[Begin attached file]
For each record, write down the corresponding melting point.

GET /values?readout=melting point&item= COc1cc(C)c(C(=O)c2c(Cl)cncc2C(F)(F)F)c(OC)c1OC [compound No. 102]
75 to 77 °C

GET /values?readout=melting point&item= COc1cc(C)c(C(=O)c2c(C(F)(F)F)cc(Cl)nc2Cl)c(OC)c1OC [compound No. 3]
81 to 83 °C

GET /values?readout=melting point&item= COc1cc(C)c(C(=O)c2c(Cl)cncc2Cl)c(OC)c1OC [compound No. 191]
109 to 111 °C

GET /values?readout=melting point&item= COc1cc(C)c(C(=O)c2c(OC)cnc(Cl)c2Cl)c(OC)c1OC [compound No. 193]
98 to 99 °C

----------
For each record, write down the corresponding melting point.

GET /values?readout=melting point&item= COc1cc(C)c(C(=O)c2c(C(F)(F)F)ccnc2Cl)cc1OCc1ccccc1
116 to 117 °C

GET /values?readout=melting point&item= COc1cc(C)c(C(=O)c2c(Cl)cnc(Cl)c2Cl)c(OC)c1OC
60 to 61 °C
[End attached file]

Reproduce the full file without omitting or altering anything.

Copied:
For each record, write down the corresponding melting point.

GET /values?readout=melting point&item= COc1cc(C)c(C(=O)c2c(Cl)cncc2C(F)(F)F)c(OC)c1OC [compound No. 102]
75 to 77 °C

GET /values?readout=melting point&item= COc1cc(C)c(C(=O)c2c(C(F)(F)F)cc(Cl)nc2Cl)c(OC)c1OC [compound No. 3]
81 to 83 °C

GET /values?readout=melting point&item= COc1cc(C)c(C(=O)c2c(Cl)cncc2Cl)c(OC)c1OC [compound No. 191]
109 to 111 °C

GET /values?readout=melting point&item= COc1cc(C)c(C(=O)c2c(OC)cnc(Cl)c2Cl)c(OC)c1OC [compound No. 193]
98 to 99 °C

----------
For each record, write down the corresponding melting point.

GET /values?readout=melting point&item= COc1cc(C)c(C(=O)c2c(C(F)(F)F)ccnc2Cl)cc1OCc1ccccc1
116 to 117 °C

GET /values?readout=melting point&item= COc1cc(C)c(C(=O)c2c(Cl)cnc(Cl)c2Cl)c(OC)c1OC
60 to 61 °C